Fact or Myth: The Truths of Stomach Health
- Posted on: Feb 9 2015
Our stomachs can cause some major inconveniences, and can also create health concerns for others, but many have little-to-no knowledge about how their stomach and digestive tract operate. Lacking knowledge about stomach health can make it extremely difficult to solve one’s stomach troubles, and can lead people further away from a solution, which can be a very simple one in many situations.
To help with the spread of knowledge, read on to learn more about some of the popular misconceptions that concern the gut, and the truths behind them:
Myth or Fact: Losing as little as 2 to 3 pounds can reduce acid reflux
Fact – Losing weight, and shrinking the size of your waistline, can in fact make a difference with acid reflux. A good example of this can be seen in pregnant women; as the baby grows (along with mom’s stomach) it pushes against the internal organs, which helps increase the acid back-up into the esophagus. Once people lose weight, or once the baby is born, it relieves the pressure, which in turn relieves heartburn and acid reflux.
Myth or Fact: In order to reduce hunger you must cut down on your food intake, so you’ll eventually shrink your stomach
Myth – Unless you have surgery, your stomach pretty much remains the same size once you are an adult. However, eating less does still has its benefits; doing so can help reset your “appetite thermostat”, which will make you feel less hungry. When you feel less hungry, it will be a lot easier for you to stick with your eating plan.
Myth or Fact: People who are heavy have larger stomachs than a thin person
Myth – There is no correlation between the size of the stomach and the weight of a person. In fact, a thin person can have the same size or even a larger stomach then those who are larger than them. Weight has nothing to do with the size of a person’s stomach; in fact, even those who have had stomach-reducing surgeries still have the ability to override the new small size of the stomach and gain weight.
Myth or Fact: Eating 200 calories’ worth of crackers is not as likely to control your appetite as eating a 200 calorie snack consisting of crackers and peanut butter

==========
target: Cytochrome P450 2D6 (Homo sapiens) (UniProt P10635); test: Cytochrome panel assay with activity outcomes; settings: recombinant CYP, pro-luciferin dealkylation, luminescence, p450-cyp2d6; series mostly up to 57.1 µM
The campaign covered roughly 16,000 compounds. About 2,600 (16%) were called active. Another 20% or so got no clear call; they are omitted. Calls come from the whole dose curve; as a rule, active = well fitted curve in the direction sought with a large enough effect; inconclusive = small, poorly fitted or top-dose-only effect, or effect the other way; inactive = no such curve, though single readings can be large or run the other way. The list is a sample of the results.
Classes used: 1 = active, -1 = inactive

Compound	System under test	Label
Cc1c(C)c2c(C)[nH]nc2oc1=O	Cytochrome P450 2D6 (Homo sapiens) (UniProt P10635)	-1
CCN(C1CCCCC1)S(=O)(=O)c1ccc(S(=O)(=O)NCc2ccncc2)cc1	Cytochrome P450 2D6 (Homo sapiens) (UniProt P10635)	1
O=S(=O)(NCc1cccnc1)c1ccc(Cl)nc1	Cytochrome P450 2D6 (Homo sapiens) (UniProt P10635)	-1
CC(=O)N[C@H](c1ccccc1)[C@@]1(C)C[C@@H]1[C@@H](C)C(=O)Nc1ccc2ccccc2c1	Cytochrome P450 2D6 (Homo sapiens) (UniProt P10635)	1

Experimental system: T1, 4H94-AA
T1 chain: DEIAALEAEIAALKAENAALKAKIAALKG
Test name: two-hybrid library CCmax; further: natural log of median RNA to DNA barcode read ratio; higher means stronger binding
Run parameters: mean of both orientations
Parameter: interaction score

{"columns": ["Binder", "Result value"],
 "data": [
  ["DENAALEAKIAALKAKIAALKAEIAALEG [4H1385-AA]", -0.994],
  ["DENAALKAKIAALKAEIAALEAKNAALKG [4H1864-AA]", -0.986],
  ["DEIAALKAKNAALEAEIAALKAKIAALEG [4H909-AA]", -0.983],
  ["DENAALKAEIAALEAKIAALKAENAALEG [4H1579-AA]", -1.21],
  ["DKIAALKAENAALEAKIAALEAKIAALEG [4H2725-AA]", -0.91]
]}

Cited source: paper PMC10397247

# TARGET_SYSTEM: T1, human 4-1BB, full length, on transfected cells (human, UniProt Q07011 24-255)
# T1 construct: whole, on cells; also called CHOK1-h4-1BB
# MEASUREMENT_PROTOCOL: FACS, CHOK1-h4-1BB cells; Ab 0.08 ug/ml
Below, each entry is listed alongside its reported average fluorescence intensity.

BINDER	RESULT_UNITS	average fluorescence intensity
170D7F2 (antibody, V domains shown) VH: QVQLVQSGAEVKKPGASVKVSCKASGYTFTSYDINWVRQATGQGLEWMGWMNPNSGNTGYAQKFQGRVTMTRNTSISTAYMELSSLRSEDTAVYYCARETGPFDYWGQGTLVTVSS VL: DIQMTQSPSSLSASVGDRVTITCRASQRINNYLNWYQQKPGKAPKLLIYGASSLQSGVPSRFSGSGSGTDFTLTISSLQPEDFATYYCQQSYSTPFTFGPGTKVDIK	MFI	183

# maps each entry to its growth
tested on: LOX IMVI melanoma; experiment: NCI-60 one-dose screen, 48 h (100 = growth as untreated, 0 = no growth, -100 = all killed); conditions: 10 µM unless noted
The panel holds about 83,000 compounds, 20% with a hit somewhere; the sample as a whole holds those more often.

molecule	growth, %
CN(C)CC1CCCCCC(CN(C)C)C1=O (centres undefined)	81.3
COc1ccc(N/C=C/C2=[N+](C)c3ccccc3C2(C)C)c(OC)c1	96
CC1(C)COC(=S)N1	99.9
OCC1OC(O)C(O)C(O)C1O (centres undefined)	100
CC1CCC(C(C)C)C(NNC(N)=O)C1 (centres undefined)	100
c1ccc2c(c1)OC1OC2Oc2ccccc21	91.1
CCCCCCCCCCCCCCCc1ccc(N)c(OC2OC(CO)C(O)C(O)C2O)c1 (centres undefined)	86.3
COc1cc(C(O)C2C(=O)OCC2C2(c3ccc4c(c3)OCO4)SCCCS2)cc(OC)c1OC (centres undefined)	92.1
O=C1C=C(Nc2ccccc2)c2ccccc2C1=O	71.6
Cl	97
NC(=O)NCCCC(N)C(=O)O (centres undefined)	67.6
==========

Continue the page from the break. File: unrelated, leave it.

Fact – Crackers by themselves are considered to be a simple carbohydrate, which will quickly raise your blood sugar and insulin levels, but they drop just as quickly. This roller coaster effect dramatically affects both mood and appetite, leaving one feeling edgy and hungry. However, adding some fat to the mix will make your snack remain in your stomach longer, as fats digest much slower than carbohydrates, resulting in feeling full for longer.
Myth or Fact: The stomach is where digestion takes place
MYTH – The stomach takes in the food, mixes it and then breaks it down into tiny particles called a “chyme”. However, foods do not digest in the order in which they are eaten, as everything is churned in the stomach, and is then released together when it’s ready. The chymes are released in small groups into the small intestines, which is where the major part of the digestive process takes place.
Myth or Fact: Foods that contain soluble fiber will cause more gas and bloating than foods that contain insoluble fiber
Fact – Foods such as oat bran, beans, peas, and citrus fruits contain soluble fiber (fiber that dissolves in water) can cause more gas and bloating than eating foods with insoluble fiber (fiber that does not dissolve in water). Insoluble fiber can be found in foods such as whole-wheat bread, cabbage, wheat cereals, carrots, and beets. Reason for this is that intestinal flora is needed to digest soluble fiber, and when there is interaction with the flora, gas and bloating occur; while insoluble fiber has no interaction with intestinal flora, so there is no gas or bloating.
Myth or Fact: In order to reduce the size of your stomach you can perform exercises such as sit-ups and abdominal crunches
Myth – Sorry, but exercise does not have the ability to change the size of an organ. However, that doesn’t mean you shouldn’t exercise to help shrink your waist line, since performing abdominal exercises can help tighten the muscles in the abdomen. Plus, being active will help burn off the layers of fat that accumulate on the outside of your body, as well as the internal fat layers that you can’t see.
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